A comet's shadow
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Caption: The image above shows the biggest shadow ever observed in our solar system, that of a comet projected on the sky behind it.
The SWAN instrument, short for Solar Wind Anisotropies, is used to map the whole sky in ultraviolet light. It sees a huge cloud of interstellar hydrogen that bathes the entire Solar System and interacts with the solar wind. The cloud is relatively tenuous - about 100 atoms per litre - yet it is thick enough to shine when illuminated by the Sun's ultraviolet light.
Although most of the hydrogen atoms in the Solar System blow in from interstellar space, comets are surrounded by large hydrogen clouds of their own. When comet Hale-Bopp flew near the Sun parading its 100-million-kilometre-long tail in 1997, SOHO was already in orbit. In SWAN observations from that time, the scientists have now spotted a remarkable feature - never before seen by astronomers - the elongated shadow, more than 150 million kilometres long, of a comet projected on the sky beyond the comet.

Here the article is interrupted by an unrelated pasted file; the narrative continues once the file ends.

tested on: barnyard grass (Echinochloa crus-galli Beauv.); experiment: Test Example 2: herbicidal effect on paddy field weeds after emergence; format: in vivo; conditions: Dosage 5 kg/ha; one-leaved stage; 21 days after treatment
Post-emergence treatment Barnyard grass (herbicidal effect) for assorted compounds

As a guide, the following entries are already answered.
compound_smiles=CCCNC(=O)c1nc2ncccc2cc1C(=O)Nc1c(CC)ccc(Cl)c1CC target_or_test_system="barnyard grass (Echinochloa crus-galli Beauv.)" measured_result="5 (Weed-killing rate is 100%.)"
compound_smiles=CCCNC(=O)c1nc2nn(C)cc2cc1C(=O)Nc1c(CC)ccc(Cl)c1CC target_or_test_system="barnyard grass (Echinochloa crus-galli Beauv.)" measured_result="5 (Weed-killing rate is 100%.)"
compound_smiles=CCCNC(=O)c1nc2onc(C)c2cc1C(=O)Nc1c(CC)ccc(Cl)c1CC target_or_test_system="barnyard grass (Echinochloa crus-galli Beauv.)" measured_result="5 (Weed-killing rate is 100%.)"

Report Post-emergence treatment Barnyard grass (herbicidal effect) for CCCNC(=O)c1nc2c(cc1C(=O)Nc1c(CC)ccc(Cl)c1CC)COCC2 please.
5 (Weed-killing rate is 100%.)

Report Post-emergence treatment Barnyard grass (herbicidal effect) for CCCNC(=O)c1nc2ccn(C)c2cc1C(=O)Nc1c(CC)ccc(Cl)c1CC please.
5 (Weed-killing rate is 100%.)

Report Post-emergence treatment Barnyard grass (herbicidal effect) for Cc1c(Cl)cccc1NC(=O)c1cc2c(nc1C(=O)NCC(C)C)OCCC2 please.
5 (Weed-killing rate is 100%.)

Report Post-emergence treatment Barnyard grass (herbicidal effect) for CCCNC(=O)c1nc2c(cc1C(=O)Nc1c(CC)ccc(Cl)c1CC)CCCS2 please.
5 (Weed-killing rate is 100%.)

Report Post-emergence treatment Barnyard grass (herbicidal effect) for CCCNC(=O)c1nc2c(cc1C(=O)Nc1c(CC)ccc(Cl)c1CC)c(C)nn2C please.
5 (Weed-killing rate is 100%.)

Says Bernhard Fleck, SOHO Project Scientist for ESA: "The nice thing about this discovery is that with SOHO we're not just confined to studying the Sun. Here we are contributing to a different and intriguing field. We're learning more about comets and their physics."
As Hale-Bopp neared the Sun - at a distance of about 150 million kilometres - water-ice in the comet's nucleus began to vaporize. As expected, the Sun's ultraviolet radiation split the water molecules, liberating a cloud of hydrogen atoms, which glowed in the ultraviolet light.
With the distance between the comet and the Sun quickly decreasing, the amount of solar radiation hitting the comet increased, as did the release of vapour from the nucleus and the consequent production of hydrogen. As a result, in a huge, 10 million kilometre-wide region around the nucleus, the comet absorbed most of the ultraviolet light it received from the Sun.
In ultraviolet light, the comet projected a distinct shadow on the hydrogen haze of the Solar System. For an imaginary ultraviolet-eyed onlooker situated on the side of the comet opposite the Sun, it would have been a perfect opportunity to observe a total solar eclipse by a comet!
"This phenomenon provides an absolute determination of the amount of hydrogen and water released by the comet - about 300 tonnes per second" , says Bertaux.
This kind of observation is impossible from Earth because the atmosphere completely filters the short-wavelength ultraviolet light. Even spacecraft in orbit around the Earth are blinded to the hydrogen haze of the Solar System by a large swarm of hydrogen atoms that surrounds our planet.
Instruments: SWAN (Solar Wind ANisotropies);
Picture credit: SOHO/SWAN and SOHO/EIT (ESA and NASA)